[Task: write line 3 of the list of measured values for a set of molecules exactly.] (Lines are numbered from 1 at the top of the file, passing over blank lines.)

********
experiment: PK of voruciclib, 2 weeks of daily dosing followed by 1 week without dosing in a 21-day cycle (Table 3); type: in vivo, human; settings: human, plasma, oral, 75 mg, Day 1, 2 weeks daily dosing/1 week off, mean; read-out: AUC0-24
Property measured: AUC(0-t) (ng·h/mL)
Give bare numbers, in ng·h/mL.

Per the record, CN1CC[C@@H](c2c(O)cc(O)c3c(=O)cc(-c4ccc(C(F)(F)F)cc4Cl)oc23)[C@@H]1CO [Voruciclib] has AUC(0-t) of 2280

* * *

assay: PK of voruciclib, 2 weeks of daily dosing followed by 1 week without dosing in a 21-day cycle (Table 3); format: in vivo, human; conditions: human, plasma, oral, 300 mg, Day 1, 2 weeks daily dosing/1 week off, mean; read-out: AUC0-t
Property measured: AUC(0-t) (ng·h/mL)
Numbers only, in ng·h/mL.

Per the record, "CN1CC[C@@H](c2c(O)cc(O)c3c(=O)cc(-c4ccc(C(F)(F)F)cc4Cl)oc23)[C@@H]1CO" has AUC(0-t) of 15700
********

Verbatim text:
Give bare numbers, in ng·h/mL.